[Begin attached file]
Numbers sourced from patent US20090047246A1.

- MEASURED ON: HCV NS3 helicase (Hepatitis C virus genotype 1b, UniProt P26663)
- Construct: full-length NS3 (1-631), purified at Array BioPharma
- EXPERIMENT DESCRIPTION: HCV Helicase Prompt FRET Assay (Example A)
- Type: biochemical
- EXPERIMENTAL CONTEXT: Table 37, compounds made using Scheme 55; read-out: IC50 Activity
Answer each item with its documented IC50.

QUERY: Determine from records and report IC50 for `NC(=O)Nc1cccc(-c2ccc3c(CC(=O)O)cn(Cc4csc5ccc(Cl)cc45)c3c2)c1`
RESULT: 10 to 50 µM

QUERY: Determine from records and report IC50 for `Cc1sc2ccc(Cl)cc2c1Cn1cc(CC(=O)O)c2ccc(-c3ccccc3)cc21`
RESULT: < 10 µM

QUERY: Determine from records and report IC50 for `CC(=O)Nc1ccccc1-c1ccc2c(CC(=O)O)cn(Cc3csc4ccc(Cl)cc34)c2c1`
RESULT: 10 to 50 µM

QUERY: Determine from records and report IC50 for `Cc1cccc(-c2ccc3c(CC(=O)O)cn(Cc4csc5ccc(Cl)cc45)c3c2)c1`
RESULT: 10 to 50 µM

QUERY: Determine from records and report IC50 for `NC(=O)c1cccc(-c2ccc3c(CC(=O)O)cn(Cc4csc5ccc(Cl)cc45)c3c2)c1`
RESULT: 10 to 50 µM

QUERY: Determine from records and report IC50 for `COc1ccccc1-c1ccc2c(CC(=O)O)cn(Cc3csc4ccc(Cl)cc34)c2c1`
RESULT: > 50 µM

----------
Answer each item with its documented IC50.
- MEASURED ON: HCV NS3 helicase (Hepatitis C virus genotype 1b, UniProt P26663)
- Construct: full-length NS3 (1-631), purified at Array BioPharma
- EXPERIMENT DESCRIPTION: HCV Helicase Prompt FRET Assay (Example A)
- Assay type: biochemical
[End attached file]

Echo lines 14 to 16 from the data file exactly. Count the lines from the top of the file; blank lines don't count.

QUERY: Determine from records and report IC50 for `Cc1cccc(-c2ccc3c(CC(=O)O)cn(Cc4csc5ccc(Cl)cc45)c3c2)c1`
RESULT: 10 to 50 µM

QUERY: Determine from records and report IC50 for `NC(=O)c1cccc(-c2ccc3c(CC(=O)O)cn(Cc4csc5ccc(Cl)cc45)c3c2)c1`